When bombs rocked the Boston Marathon last year, emotional reverberations were felt throughout the country: Communities held memorial races and sported Boston Strong ribbons and shirts, created makeshift memorials out of running shoes and American flags, donated money to families of injured runners. Engineers, meanwhile, got down to the nitty-gritty: Building better prosthetics for the 16 survivors who lost limbs that day.

"I think Boston raised awareness and is kind of inspiring for promoting recovery instead of focusing on the injuries," said Levi Hargrove, Director of the Neural Engineering for Prosthetics and Orthotics Laboratory at the Rehabilitation Institute of Chicago. Even though his lab hasn't worked directly with survivors, everyone in the field has felt the impact, he said.

"The survivors are getting back to their lives, working with scientists and therapists, because they're going to be living with this condition for a long time," Hargrove said.

Top Prosthetic Limbs Bring Hope to Amputees

Last month, one of those survivors took the stage at TED2014 and showed off her first-of-its-kind bionic leg that allows the professional ballroom dancer to rumba again. After Adrianne Haslet-Davis danced, she tearfully thanked Hugh Herr, director of the Biomechatronics Group at The MIT Media Lab and creator of the leg.

"All this emotion poured out," Herr said. "The very first time she [tried the new leg], she was ecstatic. She was so joyful about being on that dance floor and feeling that freedom again."

Herr, whose lab partnered on a fund to support the development of specialized prostheses for runners after the Boston attack, based Haslet-Davis's leg on data he gathered from dancers of a similar build and body type to Haslet-Davis's. He invited the dancers to his lab, which was tricked out with sensors to track exactly how they moved and how their forces impacted the dance floor.

The idea, he said, was to extract those principles of dance and imbed them into chips on the bionic limb.

Top Marathon Bombing Conspiracy Tweets

"It's responsive in a way that's appropriate biomechanically," he said. "It doesn't simply output a traditional trajectory that she would have to keep up with like a wind-up toy. It's more like she is the lead and the limb is the partner."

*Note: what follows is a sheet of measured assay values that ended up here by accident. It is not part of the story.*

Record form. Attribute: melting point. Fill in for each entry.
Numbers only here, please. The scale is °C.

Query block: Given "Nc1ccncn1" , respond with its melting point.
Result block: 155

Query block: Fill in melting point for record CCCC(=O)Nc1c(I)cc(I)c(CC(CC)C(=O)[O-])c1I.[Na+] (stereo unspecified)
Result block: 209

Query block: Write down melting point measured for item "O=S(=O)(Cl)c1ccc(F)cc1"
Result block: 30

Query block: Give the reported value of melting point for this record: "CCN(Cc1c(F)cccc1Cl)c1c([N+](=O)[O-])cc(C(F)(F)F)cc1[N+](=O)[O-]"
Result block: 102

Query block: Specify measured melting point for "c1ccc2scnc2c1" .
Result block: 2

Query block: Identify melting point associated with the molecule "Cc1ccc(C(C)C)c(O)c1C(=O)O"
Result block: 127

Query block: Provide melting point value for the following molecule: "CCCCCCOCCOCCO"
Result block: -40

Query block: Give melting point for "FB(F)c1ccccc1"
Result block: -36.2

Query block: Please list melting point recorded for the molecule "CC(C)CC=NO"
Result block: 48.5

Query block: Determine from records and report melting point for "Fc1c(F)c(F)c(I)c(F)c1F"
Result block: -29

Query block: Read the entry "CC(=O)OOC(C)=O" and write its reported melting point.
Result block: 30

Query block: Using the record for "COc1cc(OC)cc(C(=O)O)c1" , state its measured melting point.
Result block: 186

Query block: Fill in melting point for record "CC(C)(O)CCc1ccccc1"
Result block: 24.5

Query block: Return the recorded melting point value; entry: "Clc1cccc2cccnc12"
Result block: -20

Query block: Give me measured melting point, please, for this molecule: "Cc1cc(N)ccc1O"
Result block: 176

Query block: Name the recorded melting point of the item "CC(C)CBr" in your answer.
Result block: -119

The leg also has to be able to move like flesh and bone, so the lab uses a "smart" material that can flop and stiffen depending on the voltage being applied from the body.

David Sengeh, a graduate students who also works in Herr's lab, recently won the Lemelson-MIT National Collegiate Student Prize Competition for his work on improving the sockets used in prosthetics. Conventional molding methods often result in prostheses that don't fit precisely, and often cause pain. Sengeh uses MRI and a 3D printer to create a design interface based on individual data.

"The goal is to make a model where you can enter someone's data, press play and get a comfortable socket," said Sengeh, who tested the method on one of the Boston survivors.

The end result? Without the short skirt she wore at her TED performance to show off the leg, it may have been impossible to tell she wasn't born with that leg.

The BiOm Ankle System was the first bionic ankle-foot device commercially available for lower-extremity amputees.iWalk Inc.

"My first dance happening to be so near the anniversary of the marathon bombing stands as a reminder that I'm a survivor, not a victim," Haslet-Davis said in a statement.

Because the bombing occurred at a time when the field of prosthetics was on the verge of new developments, success stories like Haslet-Davis's were able to quickly come to fruition. Previous research and development was primarily funded through the military's Defense Advanced Research Projects Agency and focused on veterans who had lost limbs in combat, but"a lot more individuals have had amputations for a variety of reasons, including young people in motor vehicle accidents, people in farming accidents, etc.," Hargrove said.

"The Boston bombing kind of broadened the horizon," Hargrove said.

How to Give Prosthetic Hands Touch Sense

Since most of the survivors were runners or otherwise very active, most will need multiple prostheses designed for different activities. Herr, a double amputee himself, says his closet is filled with different types of prostheses the way most people's closets are filled with shoes. As for a device that would go from ballroom dancing to grocery shopping to rock climbing to running…"No one's working on it yet," Hargrove said.

Still, mind-controlled prosthetics should soon make daily living much easier. Hargrove's team built a prototype of an above-the-knee prosthetic for daily living that should be "ready to send home with someone" in a couple of years.

"We're trying to allow people to perform functions like walking and then seamlessly going up and down stairs, that help you get around for daily living," he said.

This year, survivors may watch the marathon from the sidelines. But Herr predicts that at least one or two of the survivors will return to Boston one day to run the marathon again; the technology already exists to enable runners to do distances even beyond the marathon.